China told to end Tiananmen taboo

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The number of people who died in Beijing's main square remains unclear

A group of mothers of those killed in the 1989 protests in Tiananmen Square has urged China's leaders to fully investigate the deaths.
Their call was issued as the 20th anniversary of the massacre approaches, and days ahead of the annual session of the National People's Congress.
The Tiananmen Mothers want the government to name the dead, compensate families and punish those responsible.
In an open letter, Chinese leaders were also urged to "break the taboo".
Those involved in China's rights movement say few young people in China know about or understand what happened.
The Tiananmen mothers want the government to seek and reveal the truth behind the decision to send tanks and troops to crush the student-led peaceful protests on 3-4 June 1989, which were seen by the leadership as a threat to Communist Party rule.
Hundreds - possibly thousands - of people were believed to have been killed, but the government has never allowed for a full accounting of the events.
'Political courage'
"This will require each deputy to demonstrate extraordinary courage and resourcefulness, political courage and wisdom, to break the taboo and face head-on the unspeakable tragedy that took place 20 years ago and resolve 'June Fourth' with the truth," said the letter, referring to delegates to the annual legislature.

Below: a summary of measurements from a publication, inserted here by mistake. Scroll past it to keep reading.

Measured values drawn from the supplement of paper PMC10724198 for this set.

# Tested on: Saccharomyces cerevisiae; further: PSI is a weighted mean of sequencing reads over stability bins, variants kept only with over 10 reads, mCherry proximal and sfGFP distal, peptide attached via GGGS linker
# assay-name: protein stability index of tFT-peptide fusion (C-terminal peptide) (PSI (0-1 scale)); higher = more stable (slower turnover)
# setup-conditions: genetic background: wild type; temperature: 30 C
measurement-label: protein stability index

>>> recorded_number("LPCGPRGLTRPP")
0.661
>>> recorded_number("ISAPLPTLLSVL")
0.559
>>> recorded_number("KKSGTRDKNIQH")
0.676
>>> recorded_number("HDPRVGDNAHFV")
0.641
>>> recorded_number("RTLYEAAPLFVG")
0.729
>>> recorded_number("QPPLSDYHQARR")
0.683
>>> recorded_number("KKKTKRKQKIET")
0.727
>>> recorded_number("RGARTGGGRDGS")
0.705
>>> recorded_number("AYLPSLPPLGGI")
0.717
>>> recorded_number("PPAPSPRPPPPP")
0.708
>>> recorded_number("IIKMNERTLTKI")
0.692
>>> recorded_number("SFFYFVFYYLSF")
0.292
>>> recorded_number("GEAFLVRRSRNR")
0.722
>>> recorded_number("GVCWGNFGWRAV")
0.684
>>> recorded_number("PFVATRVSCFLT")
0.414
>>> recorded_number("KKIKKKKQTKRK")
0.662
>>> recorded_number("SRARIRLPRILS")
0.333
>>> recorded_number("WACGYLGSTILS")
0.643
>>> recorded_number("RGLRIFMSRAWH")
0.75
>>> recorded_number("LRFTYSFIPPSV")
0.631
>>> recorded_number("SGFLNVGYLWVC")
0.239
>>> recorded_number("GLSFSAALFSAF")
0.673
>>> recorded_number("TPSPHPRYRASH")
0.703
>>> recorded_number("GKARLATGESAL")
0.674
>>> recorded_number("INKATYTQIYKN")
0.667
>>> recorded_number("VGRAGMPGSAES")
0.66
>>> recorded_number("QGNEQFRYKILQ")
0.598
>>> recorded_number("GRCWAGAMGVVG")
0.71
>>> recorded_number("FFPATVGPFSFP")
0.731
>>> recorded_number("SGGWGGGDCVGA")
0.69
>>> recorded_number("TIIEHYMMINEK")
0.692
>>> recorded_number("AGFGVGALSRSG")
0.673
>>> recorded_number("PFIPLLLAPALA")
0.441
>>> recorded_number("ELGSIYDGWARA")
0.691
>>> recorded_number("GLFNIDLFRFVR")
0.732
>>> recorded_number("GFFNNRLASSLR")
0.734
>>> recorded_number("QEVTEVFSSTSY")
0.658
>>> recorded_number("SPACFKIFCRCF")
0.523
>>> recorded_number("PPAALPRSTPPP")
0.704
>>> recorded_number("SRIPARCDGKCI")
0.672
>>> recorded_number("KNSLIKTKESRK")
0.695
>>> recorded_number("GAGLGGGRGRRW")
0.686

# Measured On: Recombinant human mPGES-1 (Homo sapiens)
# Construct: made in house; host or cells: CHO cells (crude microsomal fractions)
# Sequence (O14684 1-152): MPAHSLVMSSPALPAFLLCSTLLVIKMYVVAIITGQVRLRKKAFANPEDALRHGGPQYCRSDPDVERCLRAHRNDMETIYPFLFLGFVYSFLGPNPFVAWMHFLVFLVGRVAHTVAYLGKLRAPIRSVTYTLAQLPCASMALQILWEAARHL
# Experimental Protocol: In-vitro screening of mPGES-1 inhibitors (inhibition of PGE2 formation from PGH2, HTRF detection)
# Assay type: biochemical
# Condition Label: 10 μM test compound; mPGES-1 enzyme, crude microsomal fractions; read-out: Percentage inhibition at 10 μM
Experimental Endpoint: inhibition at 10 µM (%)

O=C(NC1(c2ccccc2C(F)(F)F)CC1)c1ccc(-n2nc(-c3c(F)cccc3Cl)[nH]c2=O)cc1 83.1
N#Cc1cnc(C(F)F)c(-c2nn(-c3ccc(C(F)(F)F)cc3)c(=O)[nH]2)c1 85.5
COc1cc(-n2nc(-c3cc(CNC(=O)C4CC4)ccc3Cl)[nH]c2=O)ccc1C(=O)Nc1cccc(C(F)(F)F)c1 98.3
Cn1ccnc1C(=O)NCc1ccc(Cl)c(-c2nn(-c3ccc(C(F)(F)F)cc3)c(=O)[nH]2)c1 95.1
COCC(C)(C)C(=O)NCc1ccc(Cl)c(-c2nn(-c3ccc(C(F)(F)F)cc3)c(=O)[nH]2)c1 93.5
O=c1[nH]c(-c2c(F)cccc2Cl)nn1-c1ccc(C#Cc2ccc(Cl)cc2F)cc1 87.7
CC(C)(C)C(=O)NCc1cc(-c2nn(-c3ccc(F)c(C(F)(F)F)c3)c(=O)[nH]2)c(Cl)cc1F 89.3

"China has become like an airtight iron chamber and all the demands of the people about June 4, all the anguish, lament and moaning of the victims' relatives and the wounded have been sealed off," it said.
The activist group has released a version of the letter every year for two decades.
The latest comes during an especially sensitive year, when the Communist Party faces several potentially volatile anniversaries, including the 50th anniversary of the Dalai Lama's flight into exile from Tibet.
China initially denounced the 1989 protests as a "counter-revolutionary" plot but now tends to call it a "political disturbance" and avoids extensive comment.
I like Jan Wong. The last book I read of hers was when she went back to China looking for a woman she had wronged during her Maoist days. Young people she spoke with didn't even know what happed at Tiananmen Square in 89.

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